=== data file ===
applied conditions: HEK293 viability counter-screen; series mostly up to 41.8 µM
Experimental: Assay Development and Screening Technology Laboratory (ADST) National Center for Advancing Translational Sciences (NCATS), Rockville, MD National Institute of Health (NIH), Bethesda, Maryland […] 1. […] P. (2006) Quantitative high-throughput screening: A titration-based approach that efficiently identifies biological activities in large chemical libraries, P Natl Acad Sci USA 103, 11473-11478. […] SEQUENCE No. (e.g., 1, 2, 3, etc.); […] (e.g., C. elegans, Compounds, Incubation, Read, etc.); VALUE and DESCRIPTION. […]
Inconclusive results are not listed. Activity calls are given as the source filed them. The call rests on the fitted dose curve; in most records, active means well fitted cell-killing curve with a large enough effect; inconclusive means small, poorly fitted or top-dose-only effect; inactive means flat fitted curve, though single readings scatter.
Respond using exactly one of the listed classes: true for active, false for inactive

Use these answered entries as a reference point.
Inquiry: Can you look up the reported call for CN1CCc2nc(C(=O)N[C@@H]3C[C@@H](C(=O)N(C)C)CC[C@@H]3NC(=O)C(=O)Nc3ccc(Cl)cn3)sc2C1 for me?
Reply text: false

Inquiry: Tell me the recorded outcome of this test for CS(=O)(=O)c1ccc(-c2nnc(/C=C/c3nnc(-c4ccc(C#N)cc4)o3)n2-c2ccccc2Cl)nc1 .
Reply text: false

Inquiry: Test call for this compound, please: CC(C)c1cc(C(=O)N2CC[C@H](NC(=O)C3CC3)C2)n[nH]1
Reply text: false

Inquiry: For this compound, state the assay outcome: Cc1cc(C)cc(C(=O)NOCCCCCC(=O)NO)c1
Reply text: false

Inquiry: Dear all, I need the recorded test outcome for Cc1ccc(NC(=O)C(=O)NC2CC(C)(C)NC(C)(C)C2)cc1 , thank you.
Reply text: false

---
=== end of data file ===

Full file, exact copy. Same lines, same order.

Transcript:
applied conditions: HEK293 viability counter-screen; series mostly up to 41.8 µM
Experimental: Assay Development and Screening Technology Laboratory (ADST) National Center for Advancing Translational Sciences (NCATS), Rockville, MD National Institute of Health (NIH), Bethesda, Maryland […] 1. […] P. (2006) Quantitative high-throughput screening: A titration-based approach that efficiently identifies biological activities in large chemical libraries, P Natl Acad Sci USA 103, 11473-11478. […] SEQUENCE No. (e.g., 1, 2, 3, etc.); […] (e.g., C. elegans, Compounds, Incubation, Read, etc.); VALUE and DESCRIPTION. […]
Inconclusive results are not listed. Activity calls are given as the source filed them. The call rests on the fitted dose curve; in most records, active means well fitted cell-killing curve with a large enough effect; inconclusive means small, poorly fitted or top-dose-only effect; inactive means flat fitted curve, though single readings scatter.
Respond using exactly one of the listed classes: true for active, false for inactive

Use these answered entries as a reference point.
Inquiry: Can you look up the reported call for CN1CCc2nc(C(=O)N[C@@H]3C[C@@H](C(=O)N(C)C)CC[C@@H]3NC(=O)C(=O)Nc3ccc(Cl)cn3)sc2C1 for me?
Reply text: false

Inquiry: Tell me the recorded outcome of this test for CS(=O)(=O)c1ccc(-c2nnc(/C=C/c3nnc(-c4ccc(C#N)cc4)o3)n2-c2ccccc2Cl)nc1 .
Reply text: false

Inquiry: Test call for this compound, please: CC(C)c1cc(C(=O)N2CC[C@H](NC(=O)C3CC3)C2)n[nH]1
Reply text: false

Inquiry: For this compound, state the assay outcome: Cc1cc(C)cc(C(=O)NOCCCCCC(=O)NO)c1
Reply text: false

Inquiry: Dear all, I need the recorded test outcome for Cc1ccc(NC(=O)C(=O)NC2CC(C)(C)NC(C)(C)C2)cc1 , thank you.
Reply text: false

---